IL-36 in cancer

The link between IL-36 and cancer has only recently been investigated. To date two papers have investigated the role of IL-36 family members in cancer. IL-36α expression was found to correlate with mortality of hepatocellular carcinoma (HCC) patients [8]. These authors examined expression of IL-36α in a cohort of 345 patients by IHC and found IL-36α was expressed by nearly half of all HCC patients examined. IL-36α was found to be predominantly expressed in the cytoplasm of normal hepatocytes and well-differentiated HCC cells. Low expression of IL-36α was associated with increased tumour volume and increased TNM stage. Survival analysis showed that reduced expression of IL-36α was indicative of a poor prognosis for HCC patients, suggesting a possible anti-tumorigenic role for IL-36α in HCC. Cancers expressing high levels of IL-36α contained higher populations of intra-tumoral CD3+ and CD8+ tumour-infiltrating lymphocytes (TILs), but not CD4+ TILs. This suggests that IL-36α can attract CD3+ and CD8+ TILs and promote an adaptive T-cell immune response, which can impact the prognosis of HCC patients.

The second study injected B16 melanoma cells and 4T1 breast cancer cells overexpressing murine IL-36γ into WT mice and found tumour growth to be reduced in both models compared to vector controls. In the B16 melanoma model, the total number of CD8+ and CD4+ TILS and the percentage of NK and γδ T cells were increased in IL-36γ-expressing tumours compared to vector controls. Higher percentages of Foxp3+ CD4+ T cells, most likely T reg cells, were also detected in the IL-36γ-expressing tumours. Cells which have been shown to promote tumour growth such as type 1 lymphocytes and B cells were reduced in B16-IL-36γ compared to WT tumours. Overall these results suggest that a type 1 immune response was activated in B16-IL-36γ. This may have been regulated by the increased numbers of T reg cells observed [9]. These studies have identified a link between IL-36 agonists and tumorigenesis. Further studies are required to determine the role of additional IL-36 family members in other cancer types.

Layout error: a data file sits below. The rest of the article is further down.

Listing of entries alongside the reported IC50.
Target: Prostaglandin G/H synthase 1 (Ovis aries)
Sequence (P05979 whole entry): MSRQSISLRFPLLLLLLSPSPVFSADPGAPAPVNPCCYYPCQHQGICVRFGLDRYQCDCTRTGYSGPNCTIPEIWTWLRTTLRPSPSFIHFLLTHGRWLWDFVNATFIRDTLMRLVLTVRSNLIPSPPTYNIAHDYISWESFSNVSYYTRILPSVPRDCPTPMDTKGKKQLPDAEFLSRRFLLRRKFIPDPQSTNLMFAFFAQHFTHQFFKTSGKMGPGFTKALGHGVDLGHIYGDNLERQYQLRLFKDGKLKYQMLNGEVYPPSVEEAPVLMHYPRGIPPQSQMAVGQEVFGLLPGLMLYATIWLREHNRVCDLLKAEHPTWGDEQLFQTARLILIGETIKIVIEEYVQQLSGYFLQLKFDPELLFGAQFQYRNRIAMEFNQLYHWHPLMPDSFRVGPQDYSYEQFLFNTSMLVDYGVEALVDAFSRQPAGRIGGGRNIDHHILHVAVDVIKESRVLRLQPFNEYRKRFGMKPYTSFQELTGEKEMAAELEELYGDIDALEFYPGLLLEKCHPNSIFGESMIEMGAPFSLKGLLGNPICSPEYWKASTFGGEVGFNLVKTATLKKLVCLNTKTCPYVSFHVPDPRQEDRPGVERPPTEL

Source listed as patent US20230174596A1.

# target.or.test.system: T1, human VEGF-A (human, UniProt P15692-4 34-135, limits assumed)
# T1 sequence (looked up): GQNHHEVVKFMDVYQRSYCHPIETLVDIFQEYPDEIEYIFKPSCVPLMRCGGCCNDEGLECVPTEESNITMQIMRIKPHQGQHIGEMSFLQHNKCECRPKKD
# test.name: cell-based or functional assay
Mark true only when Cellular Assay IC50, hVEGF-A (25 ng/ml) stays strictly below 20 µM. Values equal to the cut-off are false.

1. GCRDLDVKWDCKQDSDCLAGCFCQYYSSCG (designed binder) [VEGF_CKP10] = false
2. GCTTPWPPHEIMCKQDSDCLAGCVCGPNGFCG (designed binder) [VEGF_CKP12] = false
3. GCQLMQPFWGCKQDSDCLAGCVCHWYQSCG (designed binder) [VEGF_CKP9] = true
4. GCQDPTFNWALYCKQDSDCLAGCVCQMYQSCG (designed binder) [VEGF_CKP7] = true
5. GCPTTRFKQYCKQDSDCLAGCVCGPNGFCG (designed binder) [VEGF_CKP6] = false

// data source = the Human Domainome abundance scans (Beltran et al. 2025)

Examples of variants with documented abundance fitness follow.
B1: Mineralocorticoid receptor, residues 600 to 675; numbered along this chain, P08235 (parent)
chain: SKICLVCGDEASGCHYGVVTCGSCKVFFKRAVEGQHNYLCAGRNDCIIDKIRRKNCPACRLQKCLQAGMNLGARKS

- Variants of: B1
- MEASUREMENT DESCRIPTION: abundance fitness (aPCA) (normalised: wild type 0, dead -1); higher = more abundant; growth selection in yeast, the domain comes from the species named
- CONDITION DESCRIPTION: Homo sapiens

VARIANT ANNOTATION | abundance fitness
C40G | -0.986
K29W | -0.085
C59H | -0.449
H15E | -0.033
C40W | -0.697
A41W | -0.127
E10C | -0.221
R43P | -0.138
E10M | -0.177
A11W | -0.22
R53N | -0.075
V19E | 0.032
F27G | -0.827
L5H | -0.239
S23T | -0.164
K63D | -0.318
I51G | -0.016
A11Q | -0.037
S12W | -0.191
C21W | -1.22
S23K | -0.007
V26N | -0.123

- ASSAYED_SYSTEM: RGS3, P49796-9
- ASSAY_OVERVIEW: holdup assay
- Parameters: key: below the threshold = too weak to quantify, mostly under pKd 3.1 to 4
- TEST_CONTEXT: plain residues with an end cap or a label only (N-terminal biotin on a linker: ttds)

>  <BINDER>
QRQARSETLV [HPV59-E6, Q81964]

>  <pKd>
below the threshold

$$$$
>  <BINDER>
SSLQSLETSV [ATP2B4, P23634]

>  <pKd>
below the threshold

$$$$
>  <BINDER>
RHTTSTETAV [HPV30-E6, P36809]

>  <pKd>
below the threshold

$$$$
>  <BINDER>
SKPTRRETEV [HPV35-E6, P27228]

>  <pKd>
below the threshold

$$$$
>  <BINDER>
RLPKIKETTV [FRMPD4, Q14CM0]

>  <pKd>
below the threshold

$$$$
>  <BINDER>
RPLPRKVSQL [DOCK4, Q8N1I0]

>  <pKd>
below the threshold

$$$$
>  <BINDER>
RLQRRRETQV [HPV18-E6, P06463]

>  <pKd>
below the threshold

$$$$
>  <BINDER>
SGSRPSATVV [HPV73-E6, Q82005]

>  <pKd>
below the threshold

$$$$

References

1. Lian, L.-H., et al., The Double-Stranded RNA Analogue Polyinosinic-Polycytidylic Acid Induces Keratinocyte Pyroptosis and Release of IL-36γ. Journal of Investigative Dermatology, 2012. 132(5): p. 1346-1353.

2. Pickert, G., et al., STAT3 links IL-22 signaling in intestinal epithelial cells to mucosal wound healing. The Journal of Experimental Medicine, 2009. 206(7): p. 1465-1472.

3. Blumberg, H., et al., Opposing activities of two novel members of the IL-1 ligand family regulate skin inflammation. J Exp Med, 2007. 204(11): p. 2603-14.

4. Parsanejad, R., et al., Distinct regulatory profiles of interleukins and chemokines in response to cigarette smoke condensate in normal human bronchial epithelial (NHBE) cells. Journal of Interferon and Cytokine Research, 2008. 28(12): p. 703-712.

5. Do, M.-S., et al., Inflammatory Gene Expression Patterns Revealed by DNA Microarray Analysis in TNF-α-treated SGBS Human Adipocytes. Yonsei Med J, 2006. 47(5): p. 729-736.

6. Weng, X., et al., Clustering of inflammatory bowel disease with immune mediated diseases among members of a northern california-managed care organization. Am J Gastroenterol, 2007. 102(7): p. 1429-35.

7. Medina-Contreras, O., et al., Cutting Edge: IL-36 Receptor Promotes Resolution of Intestinal Damage. J Immunol, 2016. 196(1): p. 34-8.

8. Pan, Q.Z., et al., Decreased expression of interleukin-36alpha correlates with poor prognosis in hepatocellular carcinoma. Cancer Immunol Immunother, 2013. 62(11): p. 1675-85.

9. Wang, X., et al., IL-36&IL36b; Transforms the Tumor Microenvironment and Promotes Type 1 Lymphocyte-Mediated Antitumor Immune Responses. Cancer Cell. 28(3): p. 296-306.

27th Mar 2020 Charlotte O'Donnell PhD